When they reached the trading post, the voyageurs delivered the Iroquois up to the fort’s factor, Mr. McMullan, and told him that they suspected he had murdered and cannibalized his companions. Without sufficient evidence to convict him of murder, the factor sent the Indian to a distant post in New Caledonia, in what is now northern British Columbia.
“I had previously travelled several hundreds of miles with the son of this very man,” Kane wrote, “who always behaved well, although there certainly was something repulsive in his appearance, which would have made me dislike to have had him for a companion in a situation such as above described.”
Alexander Ross’s Version
North West Company employee Ross Cox described a slightly different version of the event in his 1832 memoir Adventures on the Columbia River. In Cox’s tale, the unfortunate party of 1817 was comprised of six French-Canadian voyageurs and an English tailor named Holmes. After losing their canoe in the rapids, the party was compelled to proceed downriver, through what Cox described as “an almost impervious forest, the ground of which was covered with a strong growth of prickly underwood.”
Three days after the disaster, a voyageur named Macon perished from privation. “His surviving comrades,” Cox wrote, “[were] determined to keep off the fatal moment as long as possible. They therefore divided his remains in equal parts between them, on which they subsisted for some days…
“Holmes, the tailor, shortly followed Macon, and they continued for some time longer to sustain life on his emaciated body. It would be a painful repetition to detail the individual death of each man. Suffice it to say that in a little time, of the seven men, two only, named La Pierre and Dubois, remained alive.”
Sometime later, two natives who were passing through the area in a canoe spotted La Pierre’s forlorn figure standing on the banks of the Columbia. They rescued the starving voyageur and brought him to Spokane House.
During his subsequent interrogation, La Pierre told the fort’s factor that when he and Dubois became the last remaining survivors of their party, the two of them began to wander about aimlessly in search of Indians. They made short work of their hideous provisions, and soon found themselves on the brink of starvation once again. At that point, La Pierre began to perceive an unnerving look that Dubois would flash him whenever he thought himself unobserved, and feared that his companion would attack him at the earliest opportunity. Sure enough, on the second night after their last meal, Dubois sprung at La Pierre and attempted to slash his throat with a knife. In the desperate struggle that ensued, Dubois gained control of the blade and opened the throat of his would-be murderer. A few days after the duel, he was discovered by the Indians and rescued.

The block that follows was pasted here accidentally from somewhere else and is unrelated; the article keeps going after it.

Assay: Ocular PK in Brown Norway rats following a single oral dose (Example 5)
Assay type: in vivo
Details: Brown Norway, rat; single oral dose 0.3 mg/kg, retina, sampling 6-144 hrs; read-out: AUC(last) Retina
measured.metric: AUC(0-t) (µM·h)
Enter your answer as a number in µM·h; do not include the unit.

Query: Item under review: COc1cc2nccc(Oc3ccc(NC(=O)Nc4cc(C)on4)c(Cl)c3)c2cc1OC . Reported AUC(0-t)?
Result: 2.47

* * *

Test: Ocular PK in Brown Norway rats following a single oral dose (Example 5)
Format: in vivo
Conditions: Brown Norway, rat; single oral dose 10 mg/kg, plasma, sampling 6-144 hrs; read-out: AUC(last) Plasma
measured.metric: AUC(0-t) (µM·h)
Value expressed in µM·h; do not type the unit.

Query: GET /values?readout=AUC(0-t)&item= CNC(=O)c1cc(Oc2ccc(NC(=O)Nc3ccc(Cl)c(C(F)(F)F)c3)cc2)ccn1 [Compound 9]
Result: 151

“Thus far,” Cox wrote, “nothing at first appeared to impugn the veracity of his statement; but some other natives subsequently found the remains of two of the party near those of Dubois, mangled in such a manner as to induce them to think that they had been murdered; and as La Pierre’s story was by no means consistent in many of its details, the proprietors judged it advisable to transmit him to Canada for trial. Only one Indian attended; but as the testimony against him was merely circumstantial, and unsupported by corroborating evidence, he was acquitted.”
Today, the Rapids of the Dead lie below the Lake Revelstoke Reservoir, concealing their terrible secrets beneath a watery shroud. Although the banks of the Columbia bear no monument to the men, women, and children who lost their lives in its once-treacherous waters, the Workers’ Memorial Archway, which straddles a riverside path at the southern end of Revelstoke, rather fittingly commemorates all those who lost their lives in the line of duty.
- Narrative of the Sufferings of a Company of Emigrants in the Mountains of California, in the winter of ’46 and ‘7 by J.F. Reed, late of Sangamon County Illinois,” by J.H. Merryman, from the notes written by J.F. Reed, in the December 9th, 1847 issue of the Illinois Journal
- Travels and Adventures Among the Indians of North America from Canada to Vancouver’s Island and Oregon through the Hudson’s Bay Company’s Territory and Back Again (1858), by Paul Kane
- Adventures on the Columbia River: Including the Narrative of a Residence of Six Years on the Western Side of the Rocky Mountains, Among Various Tribes of Indians Hitherto Unknown: Together with a Journey Across the American Continent (1832), by Ross Cox
- This Blessed Wilderness: Archibald McDonald’s Letters from the Columbia, 1822-44 (2001), by Jean Murray Cole